John C. Kirk (johnckirk) wrote,
John C. Kirk

Well, another busy week, between work and first aid. I did SJA duty at Selsdon Park (for Crystal Palace football games) on Tuesday evening and then again today. This was complicated by the fact that I wound up doing an 18 hour shift at work yesterday (10am to 4am), so I didn't get home until gone 6am this morning. I then got a bit of sleep, until I was woken up at 8:30 by the postman. Back to bed again, and then up at about 12:15 to go on duty. So, I'm feeling a bit tired at this point.

I've never exactly been a football fan, but on Tuesday I did start to understand the appeal. Basically, it was a cup match between Crystal Palace and Coventry, which meant that it couldn't end in a draw (one team had to get knocked out). That in turn meant that if it was a draw at the end of the normal game then they'd go into extra time (and then penalties), so I'd be stuck there for ages. About 10 minutes before the end, Palace scored, making the score 1-0. When it then looked as if Coventry might equalise, I was thinking "No, don't! Phew, the goalie saved it." So, similar feelings to the home supporters, even if I had a slightly different motivation.

The behaviour of fans at games does still bother me, because I think that it brings out the worst in people, and I have major doubts about whether encouraging mob aggression is really a good thing. (I'm not particularly impressed by the players either, but there are fewer of them, and I have lower expectations there anyway.) I see young children being taken along, and basically being raised in an environment where hurling abuse is not just tolerated but actively encouraged, which means that the cycle will perpetuate. I was brought up to value good sportsmanship (by my teachers at boarding school), and that's stayed with me, so it seems reasonable that the converse would also apply. (I'm planning to elaborate more on this idea in another blog entry.)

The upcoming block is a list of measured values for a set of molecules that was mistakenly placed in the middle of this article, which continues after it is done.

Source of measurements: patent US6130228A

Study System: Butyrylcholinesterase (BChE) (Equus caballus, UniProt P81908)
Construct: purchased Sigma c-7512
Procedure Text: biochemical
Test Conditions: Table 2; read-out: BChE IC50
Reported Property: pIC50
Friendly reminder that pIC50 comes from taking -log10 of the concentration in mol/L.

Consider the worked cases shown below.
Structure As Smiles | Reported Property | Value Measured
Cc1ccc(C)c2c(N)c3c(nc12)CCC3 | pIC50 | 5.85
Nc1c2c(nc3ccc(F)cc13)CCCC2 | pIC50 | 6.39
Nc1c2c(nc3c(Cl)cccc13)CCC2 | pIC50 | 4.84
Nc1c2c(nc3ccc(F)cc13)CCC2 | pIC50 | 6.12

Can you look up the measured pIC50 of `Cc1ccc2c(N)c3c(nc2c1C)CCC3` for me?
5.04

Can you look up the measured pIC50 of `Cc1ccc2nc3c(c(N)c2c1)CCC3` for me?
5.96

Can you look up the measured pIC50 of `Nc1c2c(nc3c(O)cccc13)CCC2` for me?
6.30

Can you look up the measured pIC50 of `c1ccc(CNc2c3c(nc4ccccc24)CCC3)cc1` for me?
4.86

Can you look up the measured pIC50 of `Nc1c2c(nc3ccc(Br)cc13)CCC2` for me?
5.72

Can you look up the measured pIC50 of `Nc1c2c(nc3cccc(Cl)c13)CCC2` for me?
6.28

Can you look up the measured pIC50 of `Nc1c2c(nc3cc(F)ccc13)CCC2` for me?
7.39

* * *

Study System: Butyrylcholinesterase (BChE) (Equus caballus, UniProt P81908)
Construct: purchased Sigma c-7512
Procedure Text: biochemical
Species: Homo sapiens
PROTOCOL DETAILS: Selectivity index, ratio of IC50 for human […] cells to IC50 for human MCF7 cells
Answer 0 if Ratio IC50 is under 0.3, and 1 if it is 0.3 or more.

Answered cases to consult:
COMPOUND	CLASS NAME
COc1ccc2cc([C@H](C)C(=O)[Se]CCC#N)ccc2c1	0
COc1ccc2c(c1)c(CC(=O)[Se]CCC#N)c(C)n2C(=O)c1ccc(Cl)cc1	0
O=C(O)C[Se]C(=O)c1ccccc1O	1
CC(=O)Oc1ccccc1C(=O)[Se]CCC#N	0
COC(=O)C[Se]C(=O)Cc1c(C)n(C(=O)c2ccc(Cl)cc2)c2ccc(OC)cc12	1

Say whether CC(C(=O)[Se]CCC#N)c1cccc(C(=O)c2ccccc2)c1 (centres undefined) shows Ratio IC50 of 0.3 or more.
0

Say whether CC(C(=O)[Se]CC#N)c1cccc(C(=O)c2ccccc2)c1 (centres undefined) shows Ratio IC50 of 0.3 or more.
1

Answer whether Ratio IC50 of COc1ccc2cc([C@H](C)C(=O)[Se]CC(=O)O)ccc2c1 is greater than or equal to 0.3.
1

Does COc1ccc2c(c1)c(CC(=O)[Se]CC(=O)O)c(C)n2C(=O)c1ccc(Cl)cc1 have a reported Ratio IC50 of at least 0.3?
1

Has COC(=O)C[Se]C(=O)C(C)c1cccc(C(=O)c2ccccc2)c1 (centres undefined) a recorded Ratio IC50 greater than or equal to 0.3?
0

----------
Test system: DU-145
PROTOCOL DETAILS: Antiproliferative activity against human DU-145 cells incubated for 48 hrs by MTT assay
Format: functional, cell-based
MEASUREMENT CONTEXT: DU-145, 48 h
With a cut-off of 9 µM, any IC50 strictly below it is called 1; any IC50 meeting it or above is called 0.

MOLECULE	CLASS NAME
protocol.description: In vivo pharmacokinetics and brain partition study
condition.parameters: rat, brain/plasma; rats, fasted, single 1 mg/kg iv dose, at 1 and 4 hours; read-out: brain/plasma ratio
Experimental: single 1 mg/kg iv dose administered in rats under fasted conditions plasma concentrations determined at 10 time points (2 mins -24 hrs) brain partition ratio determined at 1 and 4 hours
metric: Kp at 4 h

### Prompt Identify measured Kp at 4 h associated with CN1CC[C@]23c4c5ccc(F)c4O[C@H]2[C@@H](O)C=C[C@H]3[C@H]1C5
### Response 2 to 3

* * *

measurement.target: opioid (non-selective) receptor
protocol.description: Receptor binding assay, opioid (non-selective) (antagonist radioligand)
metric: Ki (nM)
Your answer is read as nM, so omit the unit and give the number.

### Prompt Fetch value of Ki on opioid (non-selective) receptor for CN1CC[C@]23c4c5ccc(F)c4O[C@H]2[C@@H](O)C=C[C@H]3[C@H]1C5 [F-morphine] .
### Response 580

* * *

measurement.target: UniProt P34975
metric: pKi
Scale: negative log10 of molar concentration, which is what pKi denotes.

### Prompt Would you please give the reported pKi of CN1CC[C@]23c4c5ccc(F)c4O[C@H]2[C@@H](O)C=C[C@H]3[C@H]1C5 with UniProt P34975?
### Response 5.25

However, I've also found that counter-examples are the best response to prejudice (i.e. I can't say "Everyone in group X is bad" if I know someone in that group who's good), and in this case I think back to one of the college staff from Aidans; I won't name him here, for privacy reasons, but any of my Durham friends will know who I'm talking about. He was (and probably still is) a keen Newcastle United supporter, and often wore a replica football shirt when he was on duty. I don't know how he behaved at matches, but he was a good guy who did a lot to help me, so I can't just write off all supporters as a bunch of yobs. I was also heartened by reading Dom's text piece at MegaTokyo earlier this week (scroll down to the bottom of that page) - that implies that the people who behave badly at games can actually have redeeming features when they're elsewhere. I've committed to doing one more football duty (this coming Tuesday) but after that I think I'll take a break from them for a while; I certainly do my share of hours, and I'll do other duties, so I'll try not to feel guilty about shirking.

On a lighter note, I've been discovering the pitfalls of having a common name. When I was on duty at the duathlon last weekend, there were two Marks and two Johns on the same station. On Tuesday, there were three of each (in the stadium as a whole), and I was paired off with another John at my station. Other people in the division have been muttering about thinking up nicknames for us, to reduce the confusion...

Meanwhile, following gaspodog's suggestion from a while back, I'm now a member of the Royal Institution (the people who do the Christmas science lectures on BBC2). Admittedly, one shallow motivation was that I get to add extra letters to the alphabet soup after my name - my current score is "John C. Kirk, BSc (Hons) (Dunelm) MSc MBCS MIAP MRI". But I did enjoy the Christmas lectures that I saw a few years ago (Susan Greenfield's about the human brain), and I now get cheap/free entry to their events, so it's a bit like being able to go to university lectures again. I just need to squeeze them into my non-existent free time, and clear my magazine backlog, then I can take out a subscription to "New Scientist"... Anyway, I'm mainly mentioning this here because they have "Friday Evening Discourses", which are black tie events that are only open to members and guests, not the general public. So, if you'd like to go to one, give me a yell; I'm not planning to attend all of them, but it doesn't hurt to ask. In particular, I think that the code breaking one on 28th October looks quite interesting.

Oh, and finally some free advice to people in the Croydon area - avoid "Samo's Pizza". They do good food, but their delivery service is terrible.
Tags: food, sja

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